The Under 17 Pathfinder Programme
Paul Silverwood, the Director of The Pathfinder Programme, gave a very interesting talk on Monday 2nd November about The Under 17 Car Club in general and the Pathfinder Programme in particular.
The Pathfinder Course. What is it?
Pathfinder is a part of The Under 17 Car Club Charitable Trust (U17CC). Pathfinder was created to give practical advice and experience to young people. It adopts the principles and methodology of the U17CC trust to give a five day intensive road safety and driving course to 'rising 17s' and their parents (or responsible adult). The course is ideally delivered to groups of 36 students at a time due to the high cost of hiring venues and the numbers of volunteers available.
The students use their parent's vehicle which is preferably a manual four seater and the kindly parent is a passenger, willing or not, for most of the course.
The cost is just £170.00 for the week. There is a bursary available for those not able to meet the fee. The course is usually held on an airfield i.e. totally off road as the students do not have licences. The system is built on trust. The initial talk sets out the basis of the week. Students start at Level 5, the encouragement grade, with no knowledge assumed. As trust, knowledge and skills grow in the individual students they are given more responsibilities when they show they have earned them. If the trust is broken then a student can be removed from the course without refund. It is a good reflection on the course that this action has never had to be used. The parents are very willing participants to enable their children to be safer drivers.
Each day includes several tests on the knowledge gained. Parents were asked to take the first test along with the students which caused some interest as this highlighted ordinary driver’s skill sets. Many parents admitting that they had gained new skills!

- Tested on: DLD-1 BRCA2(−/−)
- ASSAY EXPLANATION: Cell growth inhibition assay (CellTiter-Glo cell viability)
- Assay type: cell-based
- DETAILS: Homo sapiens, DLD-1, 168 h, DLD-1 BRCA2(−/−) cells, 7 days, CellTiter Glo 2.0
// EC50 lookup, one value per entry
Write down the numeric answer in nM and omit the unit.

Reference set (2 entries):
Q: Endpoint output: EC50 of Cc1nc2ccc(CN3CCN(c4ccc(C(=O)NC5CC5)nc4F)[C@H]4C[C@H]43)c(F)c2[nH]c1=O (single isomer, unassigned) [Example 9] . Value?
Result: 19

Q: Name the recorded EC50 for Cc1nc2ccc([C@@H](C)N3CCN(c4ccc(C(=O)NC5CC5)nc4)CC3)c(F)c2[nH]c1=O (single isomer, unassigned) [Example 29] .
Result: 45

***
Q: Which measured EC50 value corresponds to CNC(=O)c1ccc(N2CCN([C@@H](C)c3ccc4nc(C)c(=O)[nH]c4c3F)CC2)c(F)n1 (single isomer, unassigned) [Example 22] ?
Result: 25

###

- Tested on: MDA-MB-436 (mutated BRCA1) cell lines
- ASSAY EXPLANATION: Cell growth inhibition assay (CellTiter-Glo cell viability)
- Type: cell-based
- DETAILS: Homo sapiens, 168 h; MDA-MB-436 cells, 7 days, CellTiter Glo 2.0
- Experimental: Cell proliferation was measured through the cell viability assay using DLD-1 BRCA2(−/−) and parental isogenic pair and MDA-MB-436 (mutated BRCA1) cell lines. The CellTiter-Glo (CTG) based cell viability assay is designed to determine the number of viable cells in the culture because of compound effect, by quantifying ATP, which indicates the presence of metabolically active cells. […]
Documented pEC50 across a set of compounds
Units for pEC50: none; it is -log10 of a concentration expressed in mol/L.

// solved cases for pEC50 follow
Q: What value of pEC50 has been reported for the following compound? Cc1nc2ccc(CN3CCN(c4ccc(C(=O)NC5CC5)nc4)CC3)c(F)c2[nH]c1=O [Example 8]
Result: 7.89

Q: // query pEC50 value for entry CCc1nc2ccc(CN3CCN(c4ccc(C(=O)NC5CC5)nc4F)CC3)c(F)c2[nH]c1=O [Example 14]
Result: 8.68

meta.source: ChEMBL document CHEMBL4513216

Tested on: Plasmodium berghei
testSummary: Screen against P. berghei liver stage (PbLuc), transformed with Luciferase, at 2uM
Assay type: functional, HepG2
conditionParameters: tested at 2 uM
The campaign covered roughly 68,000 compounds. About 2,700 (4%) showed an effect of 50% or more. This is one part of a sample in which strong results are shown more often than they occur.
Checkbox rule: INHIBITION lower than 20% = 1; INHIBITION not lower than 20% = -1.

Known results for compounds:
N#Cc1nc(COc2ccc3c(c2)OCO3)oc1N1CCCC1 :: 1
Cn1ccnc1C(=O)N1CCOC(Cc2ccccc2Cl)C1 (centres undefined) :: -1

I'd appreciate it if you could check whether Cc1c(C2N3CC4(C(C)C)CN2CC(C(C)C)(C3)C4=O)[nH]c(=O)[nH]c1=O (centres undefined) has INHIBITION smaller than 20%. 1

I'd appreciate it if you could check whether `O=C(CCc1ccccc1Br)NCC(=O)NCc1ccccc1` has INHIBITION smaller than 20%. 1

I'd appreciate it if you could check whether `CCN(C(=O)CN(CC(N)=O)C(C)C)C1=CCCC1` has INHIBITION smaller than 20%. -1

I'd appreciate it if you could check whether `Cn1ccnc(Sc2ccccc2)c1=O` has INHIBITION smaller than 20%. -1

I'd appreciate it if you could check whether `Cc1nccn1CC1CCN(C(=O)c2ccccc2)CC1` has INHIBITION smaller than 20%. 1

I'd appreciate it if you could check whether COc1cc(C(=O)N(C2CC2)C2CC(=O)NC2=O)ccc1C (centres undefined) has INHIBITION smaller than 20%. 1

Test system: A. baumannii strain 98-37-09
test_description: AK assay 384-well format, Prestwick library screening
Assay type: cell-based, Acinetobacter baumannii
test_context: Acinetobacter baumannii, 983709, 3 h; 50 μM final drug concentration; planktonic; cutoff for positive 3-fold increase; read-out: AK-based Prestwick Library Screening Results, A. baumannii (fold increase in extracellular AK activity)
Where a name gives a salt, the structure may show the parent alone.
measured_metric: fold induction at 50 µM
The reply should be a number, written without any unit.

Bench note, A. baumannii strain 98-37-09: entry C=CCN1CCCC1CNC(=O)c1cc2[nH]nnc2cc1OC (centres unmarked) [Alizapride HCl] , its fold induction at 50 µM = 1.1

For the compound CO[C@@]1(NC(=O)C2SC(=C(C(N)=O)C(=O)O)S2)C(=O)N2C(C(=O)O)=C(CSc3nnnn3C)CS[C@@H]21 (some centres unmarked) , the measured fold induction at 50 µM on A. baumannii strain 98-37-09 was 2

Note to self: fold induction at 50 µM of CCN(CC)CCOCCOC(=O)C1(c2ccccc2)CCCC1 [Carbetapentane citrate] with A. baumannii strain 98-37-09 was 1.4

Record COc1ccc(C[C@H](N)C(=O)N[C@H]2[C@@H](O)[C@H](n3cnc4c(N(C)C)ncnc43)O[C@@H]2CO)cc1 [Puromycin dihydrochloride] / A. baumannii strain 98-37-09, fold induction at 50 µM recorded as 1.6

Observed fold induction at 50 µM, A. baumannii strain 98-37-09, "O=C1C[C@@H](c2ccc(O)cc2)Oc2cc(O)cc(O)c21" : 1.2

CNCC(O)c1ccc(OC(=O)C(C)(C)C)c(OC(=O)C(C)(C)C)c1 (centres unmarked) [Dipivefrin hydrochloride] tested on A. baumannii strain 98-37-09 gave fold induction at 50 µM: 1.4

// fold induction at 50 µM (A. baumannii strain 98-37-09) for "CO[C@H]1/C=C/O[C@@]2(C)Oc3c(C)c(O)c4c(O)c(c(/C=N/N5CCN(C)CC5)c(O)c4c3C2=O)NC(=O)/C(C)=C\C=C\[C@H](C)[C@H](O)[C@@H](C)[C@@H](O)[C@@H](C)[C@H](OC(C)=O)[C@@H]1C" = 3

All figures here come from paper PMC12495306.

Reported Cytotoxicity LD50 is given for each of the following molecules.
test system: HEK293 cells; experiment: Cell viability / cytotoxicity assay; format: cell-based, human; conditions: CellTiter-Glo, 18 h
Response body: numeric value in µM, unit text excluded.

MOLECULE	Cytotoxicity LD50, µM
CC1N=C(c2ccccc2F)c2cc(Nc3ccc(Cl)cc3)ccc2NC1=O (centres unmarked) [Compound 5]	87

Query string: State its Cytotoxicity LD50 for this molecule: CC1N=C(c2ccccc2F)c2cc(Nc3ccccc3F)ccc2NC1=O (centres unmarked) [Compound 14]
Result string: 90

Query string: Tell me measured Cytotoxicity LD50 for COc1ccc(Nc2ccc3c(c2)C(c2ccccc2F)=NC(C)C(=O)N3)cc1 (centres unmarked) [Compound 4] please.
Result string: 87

awareness and management
& lorry driving experience
The course content is a cut down version of the Under 17 Journey which is shown below.
Stonelea NAC Warwickshire
Long Marston Airfield
Car Park at Cheltenham Racecourse
Throckmorton Airfield Worcestershire
Autumn half term (late October)
Easter holidays (April)?
Early summer (July)?
Early statistics have shown that after the course the RTC rate (Road Traffic Collisions) reduces from 1 in 5 to 1 in 17 for the first year. So on this basis alone the course is very valuable. Feedback from parents on how it has helped their kids and their own driving skills shows The Pathfinder course deserves much wider take-up.
After the talk there was some lively discussion and it was hoped that we as an organisation could do more to help this laudable enterprise.
It was mentioned how parents try their best to protect their children but of course teenagers tend to find parents their worst teachers. Similarly parents' driving styles can be very bad role models. They wish to help their children but unwittingly can promote risky behaviours as many will not have had any tuition since passing their driving test.
One of the talks in the programme was about how to sentence a young driver after causing a fatal collision. The police stated the maximum and minimum sentences available. Not withstanding this a few mothers on the course suggested hanging drawing and quartering twice was about right, whereas some fathers may have thought a suspended sentence would be more appropriate. Lively discussions ensued as well as what the students thought.
Statistics show how young drivers are very at risk at the following points:
- When out with their peer groups and at night.
- That young female drivers tend to have fewer collisions than their male counterparts, but chillingly, a girl is most at risk when being driven by her boyfriend who is trying to show off.
The programme is subsidised by Gloucestershire's Police and Crime Commissioner and supported by Gloucestershire Road Safety Partnership and IAM observers. Sadly, Wiltshire Police and our crime commissioner have shown little interest, possibly because of the re-organisation with Avon and Somerset and Gloucestershire. As the students progress and pass their driving test, they are invited to join Advanced Motoring Schemes. The advice is agnostic but clearly, as The U17 CC has IAM observers, more input from RoADAR, which would be welcomed, would assist us in attracting younger members. The system used is well packaged and could be exported to other geographical areas. The trust would be glad to assist in making the system available to other groups.